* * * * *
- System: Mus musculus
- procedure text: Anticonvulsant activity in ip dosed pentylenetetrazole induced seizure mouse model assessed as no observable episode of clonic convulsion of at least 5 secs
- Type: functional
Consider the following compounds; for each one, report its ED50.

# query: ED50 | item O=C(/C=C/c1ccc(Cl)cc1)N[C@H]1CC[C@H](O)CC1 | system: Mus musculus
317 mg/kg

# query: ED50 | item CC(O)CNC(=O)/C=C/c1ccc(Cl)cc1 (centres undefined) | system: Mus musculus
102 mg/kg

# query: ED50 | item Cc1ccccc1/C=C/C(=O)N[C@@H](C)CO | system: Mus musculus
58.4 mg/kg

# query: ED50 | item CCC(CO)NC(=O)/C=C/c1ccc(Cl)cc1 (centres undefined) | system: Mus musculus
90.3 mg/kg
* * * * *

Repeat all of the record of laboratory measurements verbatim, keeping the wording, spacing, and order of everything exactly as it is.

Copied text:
- System: Mus musculus
- procedure text: Anticonvulsant activity in ip dosed pentylenetetrazole induced seizure mouse model assessed as no observable episode of clonic convulsion of at least 5 secs
- Type: functional
Consider the following compounds; for each one, report its ED50.

# query: ED50 | item O=C(/C=C/c1ccc(Cl)cc1)N[C@H]1CC[C@H](O)CC1 | system: Mus musculus
317 mg/kg

# query: ED50 | item CC(O)CNC(=O)/C=C/c1ccc(Cl)cc1 (centres undefined) | system: Mus musculus
102 mg/kg

# query: ED50 | item Cc1ccccc1/C=C/C(=O)N[C@@H](C)CO | system: Mus musculus
58.4 mg/kg

# query: ED50 | item CCC(CO)NC(=O)/C=C/c1ccc(Cl)cc1 (centres undefined) | system: Mus musculus
90.3 mg/kg